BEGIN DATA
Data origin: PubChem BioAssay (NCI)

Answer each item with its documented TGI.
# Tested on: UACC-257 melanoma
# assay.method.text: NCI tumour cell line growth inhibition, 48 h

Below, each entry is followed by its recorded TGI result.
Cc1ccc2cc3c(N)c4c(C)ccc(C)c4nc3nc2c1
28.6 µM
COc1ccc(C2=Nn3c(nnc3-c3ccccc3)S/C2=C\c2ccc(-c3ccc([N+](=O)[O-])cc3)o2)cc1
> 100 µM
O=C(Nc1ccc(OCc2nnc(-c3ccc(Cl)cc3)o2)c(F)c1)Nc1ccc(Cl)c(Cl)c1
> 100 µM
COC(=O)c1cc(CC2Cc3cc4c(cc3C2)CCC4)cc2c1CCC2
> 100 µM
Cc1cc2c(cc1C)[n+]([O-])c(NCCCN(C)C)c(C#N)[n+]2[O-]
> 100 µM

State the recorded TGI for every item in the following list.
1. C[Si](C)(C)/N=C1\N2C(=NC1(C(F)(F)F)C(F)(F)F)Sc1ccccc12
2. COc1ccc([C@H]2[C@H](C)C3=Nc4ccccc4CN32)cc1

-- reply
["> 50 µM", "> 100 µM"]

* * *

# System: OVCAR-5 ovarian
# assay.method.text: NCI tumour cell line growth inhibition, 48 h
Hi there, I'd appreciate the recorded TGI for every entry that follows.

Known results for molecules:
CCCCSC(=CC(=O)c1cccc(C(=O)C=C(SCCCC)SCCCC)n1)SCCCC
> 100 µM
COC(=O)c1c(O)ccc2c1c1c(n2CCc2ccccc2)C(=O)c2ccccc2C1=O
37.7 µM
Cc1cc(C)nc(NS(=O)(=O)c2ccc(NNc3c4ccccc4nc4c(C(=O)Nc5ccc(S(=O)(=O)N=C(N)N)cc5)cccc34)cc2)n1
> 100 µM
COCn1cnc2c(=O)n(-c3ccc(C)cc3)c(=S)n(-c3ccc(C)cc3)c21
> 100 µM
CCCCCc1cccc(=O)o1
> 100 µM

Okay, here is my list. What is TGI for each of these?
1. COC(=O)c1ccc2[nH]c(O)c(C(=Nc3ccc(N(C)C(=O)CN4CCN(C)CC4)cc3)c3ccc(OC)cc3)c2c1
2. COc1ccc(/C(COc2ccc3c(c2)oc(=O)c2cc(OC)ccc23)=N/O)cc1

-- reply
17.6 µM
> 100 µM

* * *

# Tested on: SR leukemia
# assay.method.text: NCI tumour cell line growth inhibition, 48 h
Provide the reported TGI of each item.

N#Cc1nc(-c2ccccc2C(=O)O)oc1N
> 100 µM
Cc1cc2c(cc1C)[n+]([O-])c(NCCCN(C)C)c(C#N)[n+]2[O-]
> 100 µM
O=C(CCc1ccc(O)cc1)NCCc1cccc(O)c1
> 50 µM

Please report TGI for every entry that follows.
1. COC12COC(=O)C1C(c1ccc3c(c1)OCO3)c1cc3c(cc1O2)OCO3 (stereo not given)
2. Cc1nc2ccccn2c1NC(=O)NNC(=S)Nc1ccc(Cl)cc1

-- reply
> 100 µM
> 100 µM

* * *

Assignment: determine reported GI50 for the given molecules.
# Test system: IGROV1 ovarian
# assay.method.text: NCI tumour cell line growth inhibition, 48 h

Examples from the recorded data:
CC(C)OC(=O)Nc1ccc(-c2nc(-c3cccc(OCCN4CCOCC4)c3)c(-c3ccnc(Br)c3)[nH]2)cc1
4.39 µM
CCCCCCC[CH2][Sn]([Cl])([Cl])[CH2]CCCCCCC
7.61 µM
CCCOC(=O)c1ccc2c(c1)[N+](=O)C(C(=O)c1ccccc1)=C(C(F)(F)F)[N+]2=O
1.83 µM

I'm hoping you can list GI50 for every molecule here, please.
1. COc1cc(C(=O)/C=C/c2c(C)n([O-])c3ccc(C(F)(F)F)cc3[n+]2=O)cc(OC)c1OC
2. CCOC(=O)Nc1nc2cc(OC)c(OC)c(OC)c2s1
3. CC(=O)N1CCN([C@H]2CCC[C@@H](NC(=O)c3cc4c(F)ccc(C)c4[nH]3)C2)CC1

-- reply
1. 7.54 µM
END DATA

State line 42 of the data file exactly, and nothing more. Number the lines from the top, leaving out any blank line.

* * *